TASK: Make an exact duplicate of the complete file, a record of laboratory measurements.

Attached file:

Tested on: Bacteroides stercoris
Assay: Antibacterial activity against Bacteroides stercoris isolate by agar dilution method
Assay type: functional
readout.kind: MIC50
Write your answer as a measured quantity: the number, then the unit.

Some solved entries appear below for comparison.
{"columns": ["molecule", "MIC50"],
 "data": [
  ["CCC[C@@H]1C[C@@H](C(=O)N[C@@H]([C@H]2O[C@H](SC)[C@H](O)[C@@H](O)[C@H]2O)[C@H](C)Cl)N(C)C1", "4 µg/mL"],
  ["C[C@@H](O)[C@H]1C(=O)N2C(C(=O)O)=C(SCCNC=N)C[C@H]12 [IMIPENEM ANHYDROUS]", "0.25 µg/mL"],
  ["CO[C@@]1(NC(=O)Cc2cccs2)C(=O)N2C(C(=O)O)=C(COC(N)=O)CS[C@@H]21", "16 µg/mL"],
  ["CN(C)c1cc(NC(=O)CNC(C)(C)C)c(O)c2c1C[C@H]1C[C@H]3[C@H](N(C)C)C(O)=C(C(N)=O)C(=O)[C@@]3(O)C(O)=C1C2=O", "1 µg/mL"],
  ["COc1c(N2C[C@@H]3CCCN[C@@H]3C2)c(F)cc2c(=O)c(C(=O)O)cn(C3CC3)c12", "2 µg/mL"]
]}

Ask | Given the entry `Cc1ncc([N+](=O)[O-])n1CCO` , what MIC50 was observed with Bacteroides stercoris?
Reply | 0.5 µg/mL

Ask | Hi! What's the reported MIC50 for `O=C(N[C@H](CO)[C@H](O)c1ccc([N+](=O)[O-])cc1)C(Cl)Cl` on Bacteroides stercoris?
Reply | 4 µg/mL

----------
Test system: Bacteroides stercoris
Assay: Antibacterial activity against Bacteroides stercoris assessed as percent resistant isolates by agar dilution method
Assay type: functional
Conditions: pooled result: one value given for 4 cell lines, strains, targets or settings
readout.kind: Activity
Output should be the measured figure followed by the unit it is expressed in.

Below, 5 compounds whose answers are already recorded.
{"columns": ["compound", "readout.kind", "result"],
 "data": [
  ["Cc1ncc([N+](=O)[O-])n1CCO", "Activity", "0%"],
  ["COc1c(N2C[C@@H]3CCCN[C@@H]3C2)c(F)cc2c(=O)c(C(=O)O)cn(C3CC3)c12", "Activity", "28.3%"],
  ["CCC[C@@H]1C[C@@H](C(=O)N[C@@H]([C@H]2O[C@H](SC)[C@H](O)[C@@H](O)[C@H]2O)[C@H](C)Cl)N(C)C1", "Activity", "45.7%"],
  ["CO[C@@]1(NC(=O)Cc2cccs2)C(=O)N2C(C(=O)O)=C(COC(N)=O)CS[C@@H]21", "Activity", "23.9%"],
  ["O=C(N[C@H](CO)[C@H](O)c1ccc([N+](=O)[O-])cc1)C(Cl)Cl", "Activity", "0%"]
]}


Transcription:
Tested on: Bacteroides stercoris
Assay: Antibacterial activity against Bacteroides stercoris isolate by agar dilution method
Assay type: functional
readout.kind: MIC50
Write your answer as a measured quantity: the number, then the unit.

Some solved entries appear below for comparison.
{"columns": ["molecule", "MIC50"],
 "data": [
  ["CCC[C@@H]1C[C@@H](C(=O)N[C@@H]([C@H]2O[C@H](SC)[C@H](O)[C@@H](O)[C@H]2O)[C@H](C)Cl)N(C)C1", "4 µg/mL"],
  ["C[C@@H](O)[C@H]1C(=O)N2C(C(=O)O)=C(SCCNC=N)C[C@H]12 [IMIPENEM ANHYDROUS]", "0.25 µg/mL"],
  ["CO[C@@]1(NC(=O)Cc2cccs2)C(=O)N2C(C(=O)O)=C(COC(N)=O)CS[C@@H]21", "16 µg/mL"],
  ["CN(C)c1cc(NC(=O)CNC(C)(C)C)c(O)c2c1C[C@H]1C[C@H]3[C@H](N(C)C)C(O)=C(C(N)=O)C(=O)[C@@]3(O)C(O)=C1C2=O", "1 µg/mL"],
  ["COc1c(N2C[C@@H]3CCCN[C@@H]3C2)c(F)cc2c(=O)c(C(=O)O)cn(C3CC3)c12", "2 µg/mL"]
]}

Ask | Given the entry `Cc1ncc([N+](=O)[O-])n1CCO` , what MIC50 was observed with Bacteroides stercoris?
Reply | 0.5 µg/mL

Ask | Hi! What's the reported MIC50 for `O=C(N[C@H](CO)[C@H](O)c1ccc([N+](=O)[O-])cc1)C(Cl)Cl` on Bacteroides stercoris?
Reply | 4 µg/mL

----------
Test system: Bacteroides stercoris
Assay: Antibacterial activity against Bacteroides stercoris assessed as percent resistant isolates by agar dilution method
Assay type: functional
Conditions: pooled result: one value given for 4 cell lines, strains, targets or settings
readout.kind: Activity
Output should be the measured figure followed by the unit it is expressed in.

Below, 5 compounds whose answers are already recorded.
{"columns": ["compound", "readout.kind", "result"],
 "data": [
  ["Cc1ncc([N+](=O)[O-])n1CCO", "Activity", "0%"],
  ["COc1c(N2C[C@@H]3CCCN[C@@H]3C2)c(F)cc2c(=O)c(C(=O)O)cn(C3CC3)c12", "Activity", "28.3%"],
  ["CCC[C@@H]1C[C@@H](C(=O)N[C@@H]([C@H]2O[C@H](SC)[C@H](O)[C@@H](O)[C@H]2O)[C@H](C)Cl)N(C)C1", "Activity", "45.7%"],
  ["CO[C@@]1(NC(=O)Cc2cccs2)C(=O)N2C(C(=O)O)=C(COC(N)=O)CS[C@@H]21", "Activity", "23.9%"],
  ["O=C(N[C@H](CO)[C@H](O)c1ccc([N+](=O)[O-])cc1)C(Cl)Cl", "Activity", "0%"]
]}